After passing his matric examinations from Pākpattan Primary School, Jāvēd Ahmad Ghāmidī was accepted for admission at the prestigious Government College, Lahore, and completed his Bachelor’s from there in 1972 with Honors in English literature. Giving a vivid picture of college life, he writes:
After tenth grade, I was accepted at GC Lahore. Philosophy and English were my optional subjects. In BA honors, I chose English literature. In those days, GC was a sparkling galaxy of stars in learning and literature. The likes of illustrious teachers as Professor Mirza Munawar, Sabir Lodhi, et al were accessible to students. Prof. Ashfaq Ali Khan was the college principal. For avid readers, the college boasted of an extensive library. The Library of Punjab University and Punjab Public Library were also close by. The Lahore of those days was in itself a seat of learning. Literary luminaries such as Sayyid Abū al-A‘lá Mawdūdī, Mawlānā Abū al-Khayr Mawdūdī, Mawlānā Hanīf Nadawī, Mawlānā Idrīs Kāndhalwī, Mawlānā ‘Atā Allāh Hanīf, Dr. Sūfi Diyā al-Haq, Dr. Sayyid ‘Abd Allāh, Dr. Burhān Ahmad Fārūqī, Prof. ‘Ilm al-Dīn Sālik, Prof. Yūsuf Salīm Chistī, Faiz Ahmad Faiz, Shōrash Kāshmīrī, Hafīz Jalandhrī, ‘Ābid ‘Alī ‘Ābid, Ihsān Dānish and Ahmad Nadīm Qāsmī were all there, and, whenever one wanted, one could meet them and learn from them.
Among these senior teachers, some would be willing to tutor privately; therefore, on my request, Dr. Sūfi Diyā al-Haqq supervised me in studying Maqāmāt- e Hamadānī and Mawlānā ‘Atā Allāh Hanīf, a selected portion of Dārmī. The Mawlānā was a well-known scholar belonging to the Ahl-e Hadīth school of thought and Dr.Haqq was an expert scholar and researcher of Arabic language and literature. His father, Asghar ‘Alī Rohī, was Shiblī’s and Farāhī’s teacher, and was a student of Adīb al-Hind Mawlānā Fayd al-Hasan Sahāranpūrī, the Shārih (Commentator) of Hamāsah and Sab‘ Muallaqāt’ (collections of Classical Arabic poetry). Dr Haqq was a language and literature expert in this very tradition.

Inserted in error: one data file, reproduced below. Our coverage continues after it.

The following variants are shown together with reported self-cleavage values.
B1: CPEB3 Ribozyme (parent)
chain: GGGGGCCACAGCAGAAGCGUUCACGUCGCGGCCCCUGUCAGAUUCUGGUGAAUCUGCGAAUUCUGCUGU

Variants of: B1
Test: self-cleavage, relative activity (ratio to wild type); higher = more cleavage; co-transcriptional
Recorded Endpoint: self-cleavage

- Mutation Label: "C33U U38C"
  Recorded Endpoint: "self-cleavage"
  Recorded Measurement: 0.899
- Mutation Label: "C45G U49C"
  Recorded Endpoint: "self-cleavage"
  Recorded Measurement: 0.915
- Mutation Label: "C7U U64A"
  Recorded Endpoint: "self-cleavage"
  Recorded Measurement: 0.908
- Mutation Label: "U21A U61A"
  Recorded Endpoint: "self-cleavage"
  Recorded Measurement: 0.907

I spent five years in GC. My daily routine was that I left my house every morning, attended my lessons in college, and until late evening, would sit in some library. After that, I would spend the rest of the day in intellectual guidance of scholars and teachers of the literary world. Ferozesons and United publishers had a special arrangement for new publications: the store would not object to reading books at these outlets and people could spend as much time doing this as they wanted. I would take full advantage of this facility and spend hours doing just that. In those days, I made many a plan to pick up my pen to write, and also ended up putting a few things together, but mostly these plans were half-baked. To compose poetry was also an inclination since childhood that continued well into my college days; some of my work got published in the 1968 and 1969 editions of the monthly English magazine Pakistan Review under the auspices of Ferozesons. Some writings were published in other periodicals, but my main focus was on reading and study. So, my college days and nights were spent in the leisure of that activity.